May 27, 2020

An Ecuador halfway after eight days of protests against IMF adjustments

Ecuador today celebrated its eighth day of protests with a negative balance in the dead, wounded, detained and productive activities at medium gas, in a rare environment that still has no solution and that emerged after the application of a linked economic adjustment plan to a credit agreement with the IMF.

The Ombudsman confirmed on Thursday the death of a protester in Wednesday's protests, which would amount to five the number of deaths related to the protests, because over the weekend a man was hit when he allegedly fled a demonstration in the South of the country, while three others apparently "fell" from a bridge in Quito.

The authorities already speak of more than 900 detainees and in the last hours a brutal aggression has been reported against the journalist Freddy Paredes, of the Teleamazonas television channel.

The demonstrations broke out on Thursday of last week when the elimination of the subsidy or state aid to reduce the price of fuels, which were in force for four decades, came into effect.

On October 1, Ecuadorian President Lenin Moreno announced the release of the price of gasoline as a result of the elimination of the subsidy and announced other labor and tax reforms that he would present to Parliament, under the credit agreement with the IMF.

The adjustment package responded to the liquidity needs of Ecuador, which obtained a credit line of more than 10,000 million dollars from international organizations last March

The agreement with the IMF, which contributed 4,200 million, was accompanied by a series of demands to reduce public spending and increase the income of the State, which aroused the outrage of groups of workers, indigenous people and other social sectors.

The next day, trade union and indigenous organizations announced the start of "gradual and permanent mobilizations" against what they called the "neoliberal package" of the Government of Moreno.

The IMF also did not take long to react and assured that the decision of the Government of Ecuador sought to "promote solid and inclusive growth."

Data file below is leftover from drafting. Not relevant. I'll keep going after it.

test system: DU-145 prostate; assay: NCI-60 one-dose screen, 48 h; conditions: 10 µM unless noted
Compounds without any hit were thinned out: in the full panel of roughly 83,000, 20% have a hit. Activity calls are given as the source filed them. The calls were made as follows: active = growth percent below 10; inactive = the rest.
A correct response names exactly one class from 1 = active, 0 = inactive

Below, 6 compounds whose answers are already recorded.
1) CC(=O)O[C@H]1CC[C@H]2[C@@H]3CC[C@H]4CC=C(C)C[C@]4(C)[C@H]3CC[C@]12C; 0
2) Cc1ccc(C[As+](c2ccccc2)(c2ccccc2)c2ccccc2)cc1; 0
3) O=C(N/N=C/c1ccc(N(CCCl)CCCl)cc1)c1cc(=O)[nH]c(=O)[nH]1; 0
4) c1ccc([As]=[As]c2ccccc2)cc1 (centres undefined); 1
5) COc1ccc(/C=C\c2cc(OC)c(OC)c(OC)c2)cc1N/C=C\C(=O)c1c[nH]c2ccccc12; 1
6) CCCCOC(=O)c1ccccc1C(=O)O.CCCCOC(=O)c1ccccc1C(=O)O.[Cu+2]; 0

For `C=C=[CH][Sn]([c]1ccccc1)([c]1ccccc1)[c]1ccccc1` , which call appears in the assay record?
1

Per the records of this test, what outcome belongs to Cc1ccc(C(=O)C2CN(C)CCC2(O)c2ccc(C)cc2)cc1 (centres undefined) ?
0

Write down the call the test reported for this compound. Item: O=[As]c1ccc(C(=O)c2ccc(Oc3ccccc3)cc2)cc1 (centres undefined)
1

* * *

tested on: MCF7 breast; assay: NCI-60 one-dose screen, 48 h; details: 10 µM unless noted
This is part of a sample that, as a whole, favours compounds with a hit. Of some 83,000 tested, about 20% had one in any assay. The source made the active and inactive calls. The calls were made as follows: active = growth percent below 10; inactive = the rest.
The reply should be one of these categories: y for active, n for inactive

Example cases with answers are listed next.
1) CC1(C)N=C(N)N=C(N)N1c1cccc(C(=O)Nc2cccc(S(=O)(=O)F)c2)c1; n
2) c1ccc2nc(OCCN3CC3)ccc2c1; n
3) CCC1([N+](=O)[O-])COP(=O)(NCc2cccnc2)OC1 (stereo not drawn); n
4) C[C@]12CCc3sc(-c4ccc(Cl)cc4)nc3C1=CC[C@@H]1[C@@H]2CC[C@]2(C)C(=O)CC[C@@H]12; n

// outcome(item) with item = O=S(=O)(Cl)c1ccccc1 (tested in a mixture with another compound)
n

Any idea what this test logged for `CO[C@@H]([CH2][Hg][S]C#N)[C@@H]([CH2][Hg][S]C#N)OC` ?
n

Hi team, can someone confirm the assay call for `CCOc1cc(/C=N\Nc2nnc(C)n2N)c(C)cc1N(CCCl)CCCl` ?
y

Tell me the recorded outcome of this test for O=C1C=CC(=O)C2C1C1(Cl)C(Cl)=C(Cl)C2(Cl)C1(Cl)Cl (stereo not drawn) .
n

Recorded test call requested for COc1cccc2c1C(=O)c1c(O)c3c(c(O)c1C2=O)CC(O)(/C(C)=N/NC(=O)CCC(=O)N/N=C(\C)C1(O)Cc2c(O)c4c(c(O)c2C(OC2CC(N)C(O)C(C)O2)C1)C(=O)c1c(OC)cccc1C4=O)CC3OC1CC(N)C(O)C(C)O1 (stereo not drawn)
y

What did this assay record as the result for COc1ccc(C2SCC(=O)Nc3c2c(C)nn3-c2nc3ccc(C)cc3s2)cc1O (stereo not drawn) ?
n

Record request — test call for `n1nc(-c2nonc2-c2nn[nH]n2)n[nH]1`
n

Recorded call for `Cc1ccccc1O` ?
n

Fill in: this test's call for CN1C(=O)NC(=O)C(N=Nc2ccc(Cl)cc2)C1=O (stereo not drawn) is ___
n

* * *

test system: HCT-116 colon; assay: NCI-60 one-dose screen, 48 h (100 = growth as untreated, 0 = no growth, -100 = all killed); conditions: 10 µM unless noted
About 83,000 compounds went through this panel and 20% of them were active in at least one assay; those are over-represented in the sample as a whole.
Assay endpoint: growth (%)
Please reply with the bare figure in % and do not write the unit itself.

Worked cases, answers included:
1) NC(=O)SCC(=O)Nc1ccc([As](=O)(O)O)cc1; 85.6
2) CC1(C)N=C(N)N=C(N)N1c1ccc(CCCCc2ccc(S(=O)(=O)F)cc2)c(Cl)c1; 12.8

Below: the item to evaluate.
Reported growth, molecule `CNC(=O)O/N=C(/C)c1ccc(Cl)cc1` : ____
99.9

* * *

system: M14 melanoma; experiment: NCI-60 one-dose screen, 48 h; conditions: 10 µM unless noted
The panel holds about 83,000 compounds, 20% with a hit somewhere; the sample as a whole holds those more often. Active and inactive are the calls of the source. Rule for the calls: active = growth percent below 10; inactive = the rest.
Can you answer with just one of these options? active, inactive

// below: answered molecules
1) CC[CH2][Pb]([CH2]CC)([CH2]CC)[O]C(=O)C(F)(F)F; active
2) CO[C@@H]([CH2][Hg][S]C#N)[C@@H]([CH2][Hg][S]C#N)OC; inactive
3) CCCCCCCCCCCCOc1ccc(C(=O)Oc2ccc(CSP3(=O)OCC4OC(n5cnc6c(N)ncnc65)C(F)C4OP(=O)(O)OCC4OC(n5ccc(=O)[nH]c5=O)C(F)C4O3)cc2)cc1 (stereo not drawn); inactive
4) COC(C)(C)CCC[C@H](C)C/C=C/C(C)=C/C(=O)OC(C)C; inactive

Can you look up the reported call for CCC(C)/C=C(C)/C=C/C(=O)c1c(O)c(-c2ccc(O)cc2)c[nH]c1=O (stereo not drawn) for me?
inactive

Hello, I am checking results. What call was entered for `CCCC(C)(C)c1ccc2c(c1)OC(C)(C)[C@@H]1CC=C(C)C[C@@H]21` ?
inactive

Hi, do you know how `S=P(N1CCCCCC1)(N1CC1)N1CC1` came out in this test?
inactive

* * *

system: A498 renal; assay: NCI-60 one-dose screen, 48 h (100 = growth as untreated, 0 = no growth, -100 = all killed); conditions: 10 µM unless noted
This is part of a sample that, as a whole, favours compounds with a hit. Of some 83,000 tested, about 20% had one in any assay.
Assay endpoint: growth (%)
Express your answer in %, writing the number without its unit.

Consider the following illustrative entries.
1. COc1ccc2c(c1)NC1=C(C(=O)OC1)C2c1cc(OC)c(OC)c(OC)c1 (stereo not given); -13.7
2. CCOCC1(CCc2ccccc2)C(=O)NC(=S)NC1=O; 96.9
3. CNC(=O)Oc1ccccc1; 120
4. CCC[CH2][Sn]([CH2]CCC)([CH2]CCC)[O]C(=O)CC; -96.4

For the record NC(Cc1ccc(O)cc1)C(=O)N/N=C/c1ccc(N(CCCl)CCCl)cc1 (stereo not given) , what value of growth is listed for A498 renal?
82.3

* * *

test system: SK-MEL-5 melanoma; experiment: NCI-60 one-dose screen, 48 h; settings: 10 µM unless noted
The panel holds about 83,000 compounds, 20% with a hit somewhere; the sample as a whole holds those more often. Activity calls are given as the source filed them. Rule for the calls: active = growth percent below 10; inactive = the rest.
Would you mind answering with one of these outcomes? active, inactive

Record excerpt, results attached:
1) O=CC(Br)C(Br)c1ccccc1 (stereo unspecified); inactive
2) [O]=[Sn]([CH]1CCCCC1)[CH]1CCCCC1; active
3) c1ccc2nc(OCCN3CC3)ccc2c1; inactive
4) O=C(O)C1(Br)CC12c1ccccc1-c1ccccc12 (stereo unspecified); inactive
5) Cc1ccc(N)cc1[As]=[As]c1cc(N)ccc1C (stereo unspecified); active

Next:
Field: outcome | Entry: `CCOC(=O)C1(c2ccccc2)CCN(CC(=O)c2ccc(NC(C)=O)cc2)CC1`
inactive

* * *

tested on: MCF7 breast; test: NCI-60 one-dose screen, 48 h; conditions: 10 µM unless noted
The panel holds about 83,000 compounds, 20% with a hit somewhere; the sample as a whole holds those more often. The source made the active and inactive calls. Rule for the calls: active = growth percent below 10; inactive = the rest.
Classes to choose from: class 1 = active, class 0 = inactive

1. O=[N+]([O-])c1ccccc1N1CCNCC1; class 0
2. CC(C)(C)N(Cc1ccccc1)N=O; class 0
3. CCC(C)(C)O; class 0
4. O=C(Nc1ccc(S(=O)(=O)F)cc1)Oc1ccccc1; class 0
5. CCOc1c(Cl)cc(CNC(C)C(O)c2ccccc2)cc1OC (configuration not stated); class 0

On Thursday, October 3, the new price of diesel went into effect, which went from $ 1.03 to 2.27, while the extra gasoline, the one with the highest consumption, from $ 1.85 to $ 2.30.

But that same day, the country woke up with a general shutdown of transport, while social groups stoked the protest in the direction of Quito.

The mobilizations were widespread in many regions of the country and the State Prosecutor's Office already announced the first arrests in coastal provinces such as Guayas and Los Ríos.

To placate the protest, that same day President Moreno ordered the state of exception, a measure that added to the suspension of classes throughout the country "in order to protect (protect) citizen security and avoid chaos."

The Minister of Government (Interior), María Paula Romo, then informed of eleven arrests and it was felt that the situation could end when there was already talk of negotiations with the carriers and a possible agreement.

After two days of protest, some transport unions ended the stoppage of activities, but the protest was maintained by social organizations.

On Sunday, an atypical day to demonstrate, the president of the Confederation of Indigenous Nationalities of Ecuador (Conaie), Jaime Vargas, said that the possibilities for dialogue with the Government were "closed."

On Monday, with Quito under siege, President Lenín Moreno decided to move the government headquarters to the coastal city of Guayaquil and blamed his predecessor, Rafael Correa (2007-2017) for an alleged attempt of "coup d'etat" against him .

Correa, who has lived in Belgium since 2017, said in a message on social networks that street protests do not respond to any "coup d'etat" but to the folly of the Government and called for early elections to solve the political problem in Ecuador.

Moreno insisted that the destabilization process allegedly came from Correa with the support of Venezuelan president Nicolás Maduro, whom he called "dictator" and "satrap."

In Ecuador "the first popular insurrection against the IMF of this new stage is taking place," Maduro told Moreno from Caracas.

At the same time, Argentina, Brazil, Colombia, El Salvador, Guatemala, Paraguay and Peru issued a joint statement Tuesday with "firm support" for President Moreno, support that also came from other governments and international organizations.

The indigenous protesters arrived on Tuesday to occupy for a few moments the headquarters of the National Assembly (Parliament) shouting "Outside Moreno, outside."

In Guayaquil and other cities, groups of people, identified with wealthy sectors, made peace rallies and called for an end to the demonstrations.

Moreno, from Guayaquil, issued a decree that restricted the freedom of movement and movement of people between 8:00 p.m. and 5:00 a.m., Monday through Sunday, "in areas adjacent to buildings and strategic facilities such as buildings where the offices of the functions of the State function ".

On Wednesday, President Moreno, who had made a fleeting return to Quito, welcomed the start of the dialogue with the indigenous and other social sectors, but immediately the union leader Messiah Tatamuez emphatically denied it.

The capture of eight police officers and two alleged agents infiltrated by the indigenous movement and the burial of a member of the collective in the House of Ecuadorian Culture, in Quito, where the bulk of social mobilization has congregated, and images of aggression to Paredes, they defined the eighth day of protests, whose trigger was the adjustments agreed with the IMF.

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